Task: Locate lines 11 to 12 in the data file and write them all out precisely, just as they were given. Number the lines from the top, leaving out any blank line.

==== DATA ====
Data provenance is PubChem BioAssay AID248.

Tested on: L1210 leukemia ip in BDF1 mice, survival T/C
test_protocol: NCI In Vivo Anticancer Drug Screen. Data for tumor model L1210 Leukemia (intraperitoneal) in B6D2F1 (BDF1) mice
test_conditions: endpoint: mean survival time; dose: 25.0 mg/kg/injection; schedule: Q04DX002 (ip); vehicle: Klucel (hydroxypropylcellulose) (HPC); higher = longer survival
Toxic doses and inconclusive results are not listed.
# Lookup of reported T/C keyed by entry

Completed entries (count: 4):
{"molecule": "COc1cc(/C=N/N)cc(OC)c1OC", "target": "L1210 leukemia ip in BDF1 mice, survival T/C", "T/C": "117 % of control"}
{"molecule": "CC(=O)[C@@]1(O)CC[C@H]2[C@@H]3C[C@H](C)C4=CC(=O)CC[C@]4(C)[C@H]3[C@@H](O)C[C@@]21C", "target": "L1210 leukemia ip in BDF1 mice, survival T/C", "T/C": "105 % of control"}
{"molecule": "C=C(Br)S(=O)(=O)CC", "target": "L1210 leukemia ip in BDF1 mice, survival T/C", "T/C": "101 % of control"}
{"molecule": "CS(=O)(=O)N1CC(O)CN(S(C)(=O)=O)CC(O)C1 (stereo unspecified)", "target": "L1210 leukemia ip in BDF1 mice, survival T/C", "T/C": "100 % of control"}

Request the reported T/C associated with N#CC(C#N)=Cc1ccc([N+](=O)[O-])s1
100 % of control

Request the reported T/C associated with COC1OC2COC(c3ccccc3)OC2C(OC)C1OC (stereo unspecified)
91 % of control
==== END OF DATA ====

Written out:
{"molecule": "CS(=O)(=O)N1CC(O)CN(S(C)(=O)=O)CC(O)C1 (stereo unspecified)", "target": "L1210 leukemia ip in BDF1 mice, survival T/C", "T/C": "100 % of control"}

Request the reported T/C associated with N#CC(C#N)=Cc1ccc([N+](=O)[O-])s1